If a District of Columbia resident files a claim for disability benefits under an ERISA plan, that claim may be denied. If it is, the exact reasons for the denial will be sent to the applicant. This will be done either electronically or in writing, and electronic notices will be provided in a way that conforms with the law. In addition to the reason for the denial, a notice will include information as to what information may be needed to overturn it.
Applicants generally have the right to appeal a denial, and the notice should tell them how to do so. They should also be told how long they have to appeal if they choose to do so. A request to review the denied claim must be made no more than 180 days after learning of the denied application. The person who reviews the appeal will not be the same person who made the original determination.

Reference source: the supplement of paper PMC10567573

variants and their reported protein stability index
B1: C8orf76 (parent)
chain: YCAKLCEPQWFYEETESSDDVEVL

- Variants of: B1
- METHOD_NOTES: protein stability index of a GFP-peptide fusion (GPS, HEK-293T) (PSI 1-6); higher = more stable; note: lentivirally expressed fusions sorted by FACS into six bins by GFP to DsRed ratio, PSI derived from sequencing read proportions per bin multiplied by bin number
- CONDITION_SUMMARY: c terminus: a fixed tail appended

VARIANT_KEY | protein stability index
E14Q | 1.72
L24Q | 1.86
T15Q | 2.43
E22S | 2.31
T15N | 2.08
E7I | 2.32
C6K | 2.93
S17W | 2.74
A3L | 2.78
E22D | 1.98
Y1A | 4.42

A decision on the appeal request could be made within 45 days. It is also possible that the review period will be extended by 45 days if there isn't enough information to make a ruling. The extended review period will not begin until the applicant provides medical records or other documents needed to rule on an appeal.
If a benefit claim has been denied in part or in full, it may be worthwhile to consult with an attorney who could contact the plan administrator to learn more about why this happened. If necessary, legal counsel may represent an individual to resolve an ERISA benefits claim in the applicant's favor.